Monday, January 29, 2007

 

Mental Trip Wires, or, A Challenging Letter to Write

Over at Aspazia's place, there's a good discussion of some of the issues that younger female faculty often face in terms of classroom control, respect from students, and the like. It strikes me as taking a little too much for granted – as a young male professor, I was challenged all the time – but the basic gist of it seems right.

Gender sometimes becomes relevant in unexpected ways.

A colleague of mine – a smart, ambitious woman in her thirties – asked me to write her a letter of recommendation for a doctoral program. I was glad to do it; I'm sure she'll do well in the program, and it would fit her desired career path nicely. She's also one of my favorite people here, and it's nice to be able to help good people do constructive things.

Then I tried to write the letter.

Within the first paragraph, I could see that this would be harder than I anticipated. I started by describing her as 'driven,' then as 'dedicated,' then as 'ambitious,' and then realized that those words, applied to a woman you haven't met, are the usual code for 'castrating bitch.' She isn't a castrating bitch at all – if she were, I wouldn't have agreed to write the letter – but it's harder than I thought to find words to praise her strengths without setting off stupid gendered trip wires.

(Eventually, I settled on 'whirlwind' and 'rising star,' figuring that neither was especially gendered and the two in combination captured her fairly well.)

Letters of recommendation are pretty stylized to begin with. They're kind of creepy, in the sense that they're supposed to blend personal knowledge, professional judgment, and sales. Certain topics are off-limits, or extremely dangerous, and different readers read letters differently. (For example, I'm immediately turned off by quantitative statements, like “Beelzebub is among the five best graduate students I've seen in my twenty-two years.” It smacks of false precision, or what I like to call 'bullshit.') I've also noticed that the levels of puffery vary from culture to culture, so letters from overseas have to be read differently than letters from America (by Americans). I'm not a fan of the genre, as I've written before, but I'm not going to refuse to help a friend take a positive step just because of that.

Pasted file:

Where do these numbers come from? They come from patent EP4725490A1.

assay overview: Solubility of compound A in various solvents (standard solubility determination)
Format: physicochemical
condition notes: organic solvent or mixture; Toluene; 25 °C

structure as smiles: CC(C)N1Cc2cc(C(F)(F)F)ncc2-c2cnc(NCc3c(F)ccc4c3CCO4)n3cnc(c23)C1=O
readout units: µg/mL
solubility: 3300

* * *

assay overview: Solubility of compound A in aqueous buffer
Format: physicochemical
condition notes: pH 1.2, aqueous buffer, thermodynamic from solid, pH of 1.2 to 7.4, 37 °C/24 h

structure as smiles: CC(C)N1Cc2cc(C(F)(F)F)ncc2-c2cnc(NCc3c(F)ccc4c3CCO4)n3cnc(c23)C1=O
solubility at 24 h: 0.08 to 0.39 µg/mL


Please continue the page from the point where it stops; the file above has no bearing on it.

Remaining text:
Gender is one source of stupid trip wires; age is another.

Since I'm a couple of standard deviations younger than the median age of my faculty (literally – I did the math), I've endured my share of condescension from the more senior folk. Sometimes it's relatively harmless, as in passing mentions of deans from the 70's followed by “that was before your time.” Sometimes it's to my face. I've been told, to my face, that “you're too inexperienced for this job,” “you'll realize these things as you get older,” and “you remind my of my son.” (I get the last one a lot.) One of my chairs made a habit of calling me “kid” until I reminded her who appoints whom.

Sometimes, though, it goes way over the line. Every so often, somebody goes off her meds long enough to fire off a single-space five-page poison pen memo, cc'ing everybody from the President of the college on down, accusing me of everything short of the JFK assassination. (Every time this has happened, it came out of the blue – it has never followed a conversation or a discernible event.) In any rational organization, that kind of unhinged insubordination would result in summary termination. But since these folks have tenure, I have to let them vent and try to maintain order while swallowing more pride than is healthy.

Learning to swallow pride, to refrain from hitting back, is one of the hardest parts of this job. And that's where the sort of groupthink bias against difference catches you. You get provoked, and provoked, and provoked, but that's all invisible; react, and it's held against you. The extra burden on somebody who represents some sort of threatening difference is in not being threatening, even when anybody else in the same position would be more than forgiven for lashing out.

At least with age, I have the relative luxury of knowing that the threat of difference will fade over time – for example, I'm already ten years older than I was just ten years ago! With other categories, there's no guarantee that the double standard will fade. Aspazia does a nice job of outlining some of the defenses she uses against those standards. Most of them boil down to variations on 'taking the high road.' It's ethically admirable, it often works, and there's a great deal to be said for it. But sometimes taking the high road is exhausting. Real diversity, the kind that prevents groupthink from taking over, can save folks branded as 'different' a lot of emotional energy, and let them focus on work. I could have written the letter a lot faster if I didn't have to dance around gender stereotypes. And my colleague could probably get a lot more done if she didn't constantly have to reassure everyone around her that she didn't represent the Fall of Western Civilization. Biases like these are luxuries of an unhurried time. There's no time for that now. We have work to do.




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